Since the 1940s, Pap tests have been successfully detecting cervical cancer in its early stages, before it has a chance to spread. When caught early, the disease is highly curable.
Thanks to the Pap test, cervical cancer rates have gone down overall, but among the poor and uninsured, who have difficulty accessing care, the disease continues to take a toll.
Today another weapon has been added to the cervical-cancer fighting arsenal, and MD Anderson doctors are determined to make sure everyone knows about it.
A vaccine that blocks transmission of the human papillomavirus (HPV), which causes almost all cervical cancer cases, promises to prevent most occurrences altogether. HPV holds the dubious distinction of being the most common sexually transmitted infection in the United States.
“Eighty percent of women and men — pretty much anyone who’s had sex — have been infected at one time or another,” says Lois Ramondetta, M.D., a gynecologist and professor in Gynecologic Oncology and Reproductive Medicine at MD Anderson Cancer Center.
But like the Pap test, the HPV vaccine, which was introduced in 2006, has been slow to be embraced.
Through sexual activity, more than 40 strains of HPV can be passed along. These strains are split into two categories: those that cause cervical and other forms of cancer, and those that cause genital warts.
Two strains — HPV 16 and 18 — are blamed for the majority of cervical cancer cases, as well as most anal cancers and a large share of vaginal, vulvar and penile cancers. The strains can also cause cancers in the back of the throat, most commonly at the base of the tongue and in the tonsils, in an area known as the oropharynx. These are called oropharyngeal cancers.
Two other strains — HPV 6 and 11 — cause most genital warts. Though unsightly and contagious, warts won’t turn into cancer, even if they remain untreated. Without treatment, warts can multiply, stay the same or disappear altogether.
Most people infected with HPV will never get cancer or warts. Their bodies will clear the virus, usually over the course of two years, and they’ll never realize they were infected. During this phase of unawareness, those infected may unknowingly pass the virus along to others.
But in a small number of people, the virus persists and remains in the cells.
The longer the virus lingers, the more likely it is to cause cancer by doing what it does best — slowly and silently causing cells to grow abnormally. Ramondetta says progression from time of HPV infection to full-blown cancer can take five to 10 years, or even longer.
“This means your actions as a youth can have consequences in adulthood,” she warns. “About the time you get married or start a family or new career, you can be diagnosed with an HPV-related cancer.”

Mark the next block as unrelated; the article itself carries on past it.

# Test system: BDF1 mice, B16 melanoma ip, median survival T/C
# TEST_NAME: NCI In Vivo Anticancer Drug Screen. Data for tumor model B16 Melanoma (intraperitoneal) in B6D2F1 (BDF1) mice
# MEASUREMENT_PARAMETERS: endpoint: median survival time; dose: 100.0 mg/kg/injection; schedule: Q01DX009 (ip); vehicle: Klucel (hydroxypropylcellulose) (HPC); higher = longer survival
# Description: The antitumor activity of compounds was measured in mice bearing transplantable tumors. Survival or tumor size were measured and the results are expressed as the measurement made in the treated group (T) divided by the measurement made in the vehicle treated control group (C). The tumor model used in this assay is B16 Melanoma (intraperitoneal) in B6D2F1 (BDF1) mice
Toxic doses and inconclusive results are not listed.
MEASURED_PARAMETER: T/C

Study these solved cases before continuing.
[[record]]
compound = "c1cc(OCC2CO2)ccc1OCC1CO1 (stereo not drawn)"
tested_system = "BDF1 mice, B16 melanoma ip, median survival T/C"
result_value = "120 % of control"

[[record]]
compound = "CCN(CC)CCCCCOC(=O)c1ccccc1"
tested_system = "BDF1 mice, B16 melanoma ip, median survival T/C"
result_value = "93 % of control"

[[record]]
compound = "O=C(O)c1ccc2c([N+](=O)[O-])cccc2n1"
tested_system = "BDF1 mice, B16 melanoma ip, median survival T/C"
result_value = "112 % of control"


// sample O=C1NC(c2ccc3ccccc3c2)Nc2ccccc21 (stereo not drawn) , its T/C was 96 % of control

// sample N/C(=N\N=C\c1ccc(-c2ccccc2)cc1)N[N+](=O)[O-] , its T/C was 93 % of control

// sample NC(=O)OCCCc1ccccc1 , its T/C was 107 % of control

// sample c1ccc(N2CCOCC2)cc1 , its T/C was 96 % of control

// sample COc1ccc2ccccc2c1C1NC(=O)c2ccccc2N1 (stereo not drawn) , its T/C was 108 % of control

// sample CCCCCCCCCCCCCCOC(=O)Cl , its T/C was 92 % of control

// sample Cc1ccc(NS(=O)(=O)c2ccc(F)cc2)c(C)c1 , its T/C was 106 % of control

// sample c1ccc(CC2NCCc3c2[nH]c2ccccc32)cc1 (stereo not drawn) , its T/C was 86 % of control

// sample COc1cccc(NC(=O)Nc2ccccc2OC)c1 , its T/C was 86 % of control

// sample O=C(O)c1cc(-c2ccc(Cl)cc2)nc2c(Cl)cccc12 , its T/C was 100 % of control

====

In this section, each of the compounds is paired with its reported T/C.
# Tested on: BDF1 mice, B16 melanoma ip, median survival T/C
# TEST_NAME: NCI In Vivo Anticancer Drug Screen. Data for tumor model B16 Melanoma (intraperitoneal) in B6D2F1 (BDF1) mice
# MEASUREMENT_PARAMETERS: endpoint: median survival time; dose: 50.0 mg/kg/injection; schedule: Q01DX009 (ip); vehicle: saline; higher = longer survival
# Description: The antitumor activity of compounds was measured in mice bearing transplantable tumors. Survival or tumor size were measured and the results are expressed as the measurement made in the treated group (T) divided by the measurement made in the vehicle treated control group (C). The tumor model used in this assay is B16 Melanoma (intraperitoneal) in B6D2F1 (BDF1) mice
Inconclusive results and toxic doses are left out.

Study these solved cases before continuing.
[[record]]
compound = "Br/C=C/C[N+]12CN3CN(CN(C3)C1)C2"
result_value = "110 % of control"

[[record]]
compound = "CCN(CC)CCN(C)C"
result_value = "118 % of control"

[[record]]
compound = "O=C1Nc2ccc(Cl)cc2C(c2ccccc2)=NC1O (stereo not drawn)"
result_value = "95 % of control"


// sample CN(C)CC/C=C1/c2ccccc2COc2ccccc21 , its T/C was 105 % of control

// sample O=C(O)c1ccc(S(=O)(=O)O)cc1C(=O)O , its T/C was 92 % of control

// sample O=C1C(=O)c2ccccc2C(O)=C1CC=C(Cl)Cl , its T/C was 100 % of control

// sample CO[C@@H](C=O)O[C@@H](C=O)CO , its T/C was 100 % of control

When HPV invades the cervix and causes cells to become precancerous, Pap tests can flag the abnormal cells before cancer develops, and doctors can intervene to return a woman to health. A second test, approved by the Food and Drug Administration (FDA) in 2011, detects the presence of the HPV virus that causes the cells in the cervix to change. This test, when performed in conjunction with the Pap test, provides a powerful, one-two punch in the war against cancer.
“Cervical cancer would be virtually unheard of if these two tests were used in tandem with the vaccine,” Ramondetta says.
Only about 14% of boys under age 18 are getting the complete three-dose vaccination, compared to 38% of girls, reports Erich Sturgis, M.D., associate professor in Head and Neck Surgery. This is in part because the Centers for Disease Control and Prevention (CDC) only updated its guidelines in favor of immunizing boys in 2011, while recommendations to vaccinate girls have been in place since 2006.
Vaccinating boys for HPV is also likely to benefit girls, Sturgis adds, by reducing the spread of the virus.
The HPV vaccine doesn’t cure HPV, it only prevents it. So to be effective, the vaccine needs to be given before a person becomes sexually active.
The CDC recommends vaccinating boys and girls at the age of 11 or 12 to give them time to build up immunity against the virus before they begin sexual activity.
There’s one more upside to getting the vaccine at a young age, Ramondetta says. Studies show the body assimilates the vaccine best in the preteen years, when the immune system is “revved up.”
Though 11 and 12 are the ideal inoculation ages, the vaccine is available to males and females as young as age 9. And it’s offered to males through age 21 and females up to age 26.
“Even if you’ve already had sex, remember, the vaccine protects against more than one strain of HPV,” Ramondetta says. “You may be infected with one strain only, so the vaccine will protect you against the additional strains. Cover your bases, get vaccinated.”
To make a significant dent in America’s dismally low HPV vaccination rate, gynecologist Larissa Meyer, M.D., says shots should be given to children at school. In Australia, where this model is used, more than 70% of girls have completed the three-dose course. Not surprisingly, Australia’s HPV infection rate has dropped significantly. In 2013, the country extended the program to include boys.
Schools and pharmacies are convenient alternatives to doctors’ offices for the HPV vaccine, according to a recommendation this year from the President’s Cancer Council. And Meyer, an assistant professor in Gynecologic Oncology and Reproductive Medicine wholeheartedly agrees. She hopes to pilot an HPV vaccination program in a Houston school soon.”
“Make it convenient. If people won’t come to the vaccine (in the doctor’s office), bring the vaccine to people. Whatever it takes, just do it.”